Monday, December 14, 2015

Ideas That Make No Sense - Basic Minimum Income

While it seems like a nice idea to "help everyone out" providing a "basic minimum income" won't help the very poor, and it will harm the middle-class and wealthy - and fuel inflation.

Finland is on track to try a radical new social scheme - scrap all existing welfare programs and just write a check to everyone for 800 Euros every month, regardless of need.

At first, this seems like a great socialist scheme.   Provide income for everyone, regardless of need, and thus eliminate the costs of administering a social welfare program.   There are, however, a number of problems with this scheme that even a child could point out.

To begin with, you can't live on 800 Euros a month in a Western country.   That's maybe $900 on a good day, and in the USA that would be near-starvation wages.    How one could pay for even food on 800 Euros a month is problematic - particularly in European countries with high food costs.   Clothing, shelter, transportation?   Difficult at best. 

And how does this work if you have kids?   If you have eight kids, you can't support them on 800 Euros a months, no way.  Or does each child get 800 Euros as well?   If so, the smartest thing you can do is have as many children as possible - one of the unintended consequences of our welfare system in the US.

How does this work for retirees?  I suspect that under old retirement programs, most people would get more than 800 Euros a month (indeed, I stand to collect about $1500 a month, based on current projections).   So you plan your retirement based on this amount and are now told you are only getting 800 Euros?   I'd be plenty pissed off, if that were me.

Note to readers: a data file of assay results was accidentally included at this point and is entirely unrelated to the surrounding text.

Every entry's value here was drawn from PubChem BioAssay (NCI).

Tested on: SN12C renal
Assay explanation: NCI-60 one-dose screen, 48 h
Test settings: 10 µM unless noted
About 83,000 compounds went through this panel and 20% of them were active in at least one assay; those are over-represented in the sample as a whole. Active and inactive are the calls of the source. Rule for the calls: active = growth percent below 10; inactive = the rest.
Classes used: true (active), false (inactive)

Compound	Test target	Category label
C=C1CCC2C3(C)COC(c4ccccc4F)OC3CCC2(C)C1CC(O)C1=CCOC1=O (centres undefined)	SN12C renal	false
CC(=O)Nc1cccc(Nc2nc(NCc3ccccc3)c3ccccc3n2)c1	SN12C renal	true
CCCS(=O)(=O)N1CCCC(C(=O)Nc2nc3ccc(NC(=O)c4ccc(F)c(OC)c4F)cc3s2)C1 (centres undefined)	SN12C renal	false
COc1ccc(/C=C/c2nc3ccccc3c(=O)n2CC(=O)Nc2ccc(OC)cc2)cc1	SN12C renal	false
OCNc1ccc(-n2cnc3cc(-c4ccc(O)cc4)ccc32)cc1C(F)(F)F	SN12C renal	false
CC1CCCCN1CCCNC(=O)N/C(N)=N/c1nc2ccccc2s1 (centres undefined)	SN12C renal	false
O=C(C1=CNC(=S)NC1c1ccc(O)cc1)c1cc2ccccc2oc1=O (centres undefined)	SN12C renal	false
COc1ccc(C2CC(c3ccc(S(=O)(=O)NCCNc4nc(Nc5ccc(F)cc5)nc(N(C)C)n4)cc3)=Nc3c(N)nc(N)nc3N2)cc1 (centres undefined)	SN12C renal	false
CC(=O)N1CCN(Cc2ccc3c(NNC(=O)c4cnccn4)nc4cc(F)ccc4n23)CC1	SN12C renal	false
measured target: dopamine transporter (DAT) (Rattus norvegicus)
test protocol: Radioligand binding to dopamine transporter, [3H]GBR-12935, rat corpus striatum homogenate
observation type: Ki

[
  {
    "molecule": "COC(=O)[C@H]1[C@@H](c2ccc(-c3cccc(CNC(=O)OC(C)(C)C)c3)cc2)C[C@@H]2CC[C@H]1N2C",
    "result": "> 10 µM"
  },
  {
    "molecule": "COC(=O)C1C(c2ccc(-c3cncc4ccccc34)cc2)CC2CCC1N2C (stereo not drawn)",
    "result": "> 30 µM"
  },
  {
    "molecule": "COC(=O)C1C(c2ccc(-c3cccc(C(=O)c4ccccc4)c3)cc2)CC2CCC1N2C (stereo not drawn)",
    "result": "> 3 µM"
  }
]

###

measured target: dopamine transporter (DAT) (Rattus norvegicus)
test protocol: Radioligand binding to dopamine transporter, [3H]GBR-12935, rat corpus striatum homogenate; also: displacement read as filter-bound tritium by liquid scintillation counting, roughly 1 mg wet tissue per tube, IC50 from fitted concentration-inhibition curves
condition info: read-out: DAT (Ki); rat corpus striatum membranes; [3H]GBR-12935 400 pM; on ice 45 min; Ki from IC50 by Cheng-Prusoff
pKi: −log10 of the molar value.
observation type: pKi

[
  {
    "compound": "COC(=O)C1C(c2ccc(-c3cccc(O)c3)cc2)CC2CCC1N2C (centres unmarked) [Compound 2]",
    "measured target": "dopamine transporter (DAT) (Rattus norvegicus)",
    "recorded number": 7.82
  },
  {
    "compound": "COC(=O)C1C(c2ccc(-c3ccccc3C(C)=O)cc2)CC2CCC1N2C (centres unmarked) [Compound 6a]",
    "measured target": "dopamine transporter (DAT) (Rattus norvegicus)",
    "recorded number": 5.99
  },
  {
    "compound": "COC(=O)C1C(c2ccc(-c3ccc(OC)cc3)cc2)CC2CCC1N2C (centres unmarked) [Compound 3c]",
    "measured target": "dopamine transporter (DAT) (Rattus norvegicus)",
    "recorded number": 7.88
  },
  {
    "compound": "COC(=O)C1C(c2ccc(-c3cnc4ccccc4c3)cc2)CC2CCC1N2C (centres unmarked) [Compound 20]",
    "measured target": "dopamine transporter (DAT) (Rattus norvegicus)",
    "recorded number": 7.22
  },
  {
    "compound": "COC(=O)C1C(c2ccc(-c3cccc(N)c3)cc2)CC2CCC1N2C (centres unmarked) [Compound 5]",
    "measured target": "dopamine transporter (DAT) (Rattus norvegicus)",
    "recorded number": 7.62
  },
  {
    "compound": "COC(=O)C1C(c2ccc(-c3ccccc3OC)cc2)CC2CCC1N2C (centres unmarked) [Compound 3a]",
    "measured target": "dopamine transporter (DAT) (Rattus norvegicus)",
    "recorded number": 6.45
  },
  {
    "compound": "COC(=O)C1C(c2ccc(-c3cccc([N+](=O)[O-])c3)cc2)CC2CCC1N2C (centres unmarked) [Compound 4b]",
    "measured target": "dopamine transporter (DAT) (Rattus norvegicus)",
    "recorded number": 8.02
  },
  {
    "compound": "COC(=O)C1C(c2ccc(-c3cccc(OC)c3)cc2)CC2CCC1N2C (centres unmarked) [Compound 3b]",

Second, where does all the money come from?   Well, you'd have to raise taxes on the middle class and wealthy.    Since the very poor (the folks only getting 800 Euros a month) can't afford to pay, the burden would land solidly on the middle-class and wealthy.   The wealthy maybe could afford it.  The middle class?  Ouch.  

Third, there is this weird concept of taking money away from you and then giving it back.  It just seems odd.  It changes the entire concept of welfare from a safety net to help the poor into a wealth-transfer scheme, where money is taken from the middle-class and rich, and then just given to the poor.   Of course, maybe that is the intent.

Fourth, this will fuel inflation in a big way.    When you just hand out money to everyone, money is worth less.  Not worthless, but worth less.   And we've seen this happen in a number of scenarios, including student loans, our housing crises, and so forth.   When you just print money, make it available on easy terms, or just hand it out, it fuels inflation.

So you hand out 800 Euros, and everyone has more cash, so they pay more for products as demand goes up and supply stays static.  Pretty soon, you need to hand out 900 Euros to stay even.  Then 1000, and so forth.  It could fuel an inflation spiral in short order.

Fifth, where is the incentive to work?   Granted, trying to live on 800 Euros a month is a challenge.  But for a homeless person, begging by a street corner, it is an 800 Euro windfall.   What is the incentive to get a job, or an education or to do anything?    For a young stoner, why bother leaving Mom and Dad's basement?  Just collect your 800 Euros and blow it all on weed.   So long as income is guaranteed, there is no motivation to contribute to society or to improve oneself.